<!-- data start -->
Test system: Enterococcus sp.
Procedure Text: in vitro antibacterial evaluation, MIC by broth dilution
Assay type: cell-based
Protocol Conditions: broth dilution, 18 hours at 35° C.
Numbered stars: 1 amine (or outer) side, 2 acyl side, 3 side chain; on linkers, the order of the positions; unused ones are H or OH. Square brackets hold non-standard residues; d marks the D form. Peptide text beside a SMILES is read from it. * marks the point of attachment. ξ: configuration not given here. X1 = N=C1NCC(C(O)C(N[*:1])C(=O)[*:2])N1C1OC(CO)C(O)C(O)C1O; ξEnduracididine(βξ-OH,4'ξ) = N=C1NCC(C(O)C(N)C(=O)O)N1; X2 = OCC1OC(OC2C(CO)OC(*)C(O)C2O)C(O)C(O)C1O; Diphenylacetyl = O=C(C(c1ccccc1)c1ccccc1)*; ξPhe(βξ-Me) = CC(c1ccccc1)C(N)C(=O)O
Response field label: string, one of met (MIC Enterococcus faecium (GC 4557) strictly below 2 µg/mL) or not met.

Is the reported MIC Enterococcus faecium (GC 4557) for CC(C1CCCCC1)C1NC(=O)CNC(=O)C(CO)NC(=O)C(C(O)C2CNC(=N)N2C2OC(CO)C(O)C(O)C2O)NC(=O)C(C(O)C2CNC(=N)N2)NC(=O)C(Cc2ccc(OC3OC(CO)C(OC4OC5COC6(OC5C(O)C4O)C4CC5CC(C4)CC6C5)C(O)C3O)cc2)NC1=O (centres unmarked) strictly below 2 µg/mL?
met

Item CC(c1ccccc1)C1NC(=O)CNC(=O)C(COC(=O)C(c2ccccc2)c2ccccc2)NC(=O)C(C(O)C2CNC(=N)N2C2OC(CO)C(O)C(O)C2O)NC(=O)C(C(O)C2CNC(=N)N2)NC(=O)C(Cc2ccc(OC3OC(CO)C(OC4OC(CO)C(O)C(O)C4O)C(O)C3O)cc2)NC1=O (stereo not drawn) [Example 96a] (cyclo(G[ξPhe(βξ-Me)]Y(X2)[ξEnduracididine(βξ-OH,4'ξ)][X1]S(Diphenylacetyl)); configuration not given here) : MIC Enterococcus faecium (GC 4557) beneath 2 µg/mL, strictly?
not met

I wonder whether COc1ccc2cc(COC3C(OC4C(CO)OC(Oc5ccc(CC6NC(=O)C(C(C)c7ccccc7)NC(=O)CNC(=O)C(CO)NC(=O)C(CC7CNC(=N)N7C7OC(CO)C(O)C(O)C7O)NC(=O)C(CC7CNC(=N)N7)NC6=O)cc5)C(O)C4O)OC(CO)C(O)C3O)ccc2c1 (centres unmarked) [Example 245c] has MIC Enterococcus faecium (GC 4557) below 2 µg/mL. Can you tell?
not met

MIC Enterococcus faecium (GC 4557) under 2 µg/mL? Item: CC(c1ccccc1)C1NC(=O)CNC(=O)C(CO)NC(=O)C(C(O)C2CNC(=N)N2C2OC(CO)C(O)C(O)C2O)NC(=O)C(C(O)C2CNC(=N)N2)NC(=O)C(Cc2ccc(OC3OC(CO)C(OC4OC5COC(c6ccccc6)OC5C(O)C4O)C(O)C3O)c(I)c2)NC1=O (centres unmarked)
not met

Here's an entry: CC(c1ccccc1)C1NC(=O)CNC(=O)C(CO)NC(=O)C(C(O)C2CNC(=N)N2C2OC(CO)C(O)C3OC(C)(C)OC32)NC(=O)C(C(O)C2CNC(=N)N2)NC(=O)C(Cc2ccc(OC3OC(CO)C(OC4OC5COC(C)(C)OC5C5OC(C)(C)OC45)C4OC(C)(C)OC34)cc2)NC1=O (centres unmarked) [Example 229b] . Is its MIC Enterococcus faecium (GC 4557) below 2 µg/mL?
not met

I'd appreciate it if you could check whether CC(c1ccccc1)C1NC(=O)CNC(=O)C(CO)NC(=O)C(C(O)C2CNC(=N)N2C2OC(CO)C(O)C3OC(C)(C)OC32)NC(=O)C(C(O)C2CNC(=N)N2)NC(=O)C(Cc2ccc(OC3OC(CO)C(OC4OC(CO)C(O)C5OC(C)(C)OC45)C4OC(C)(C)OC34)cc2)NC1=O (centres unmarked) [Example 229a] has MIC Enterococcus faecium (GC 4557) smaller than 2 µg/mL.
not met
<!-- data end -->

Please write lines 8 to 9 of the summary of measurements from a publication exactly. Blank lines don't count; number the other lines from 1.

met

Item CC(c1ccccc1)C1NC(=O)CNC(=O)C(COC(=O)C(c2ccccc2)c2ccccc2)NC(=O)C(C(O)C2CNC(=N)N2C2OC(CO)C(O)C(O)C2O)NC(=O)C(C(O)C2CNC(=N)N2)NC(=O)C(Cc2ccc(OC3OC(CO)C(OC4OC(CO)C(O)C(O)C4O)C(O)C3O)cc2)NC1=O (stereo not drawn) [Example 96a] (cyclo(G[ξPhe(βξ-Me)]Y(X2)[ξEnduracididine(βξ-OH,4'ξ)][X1]S(Diphenylacetyl)); configuration not given here) : MIC Enterococcus faecium (GC 4557) beneath 2 µg/mL, strictly?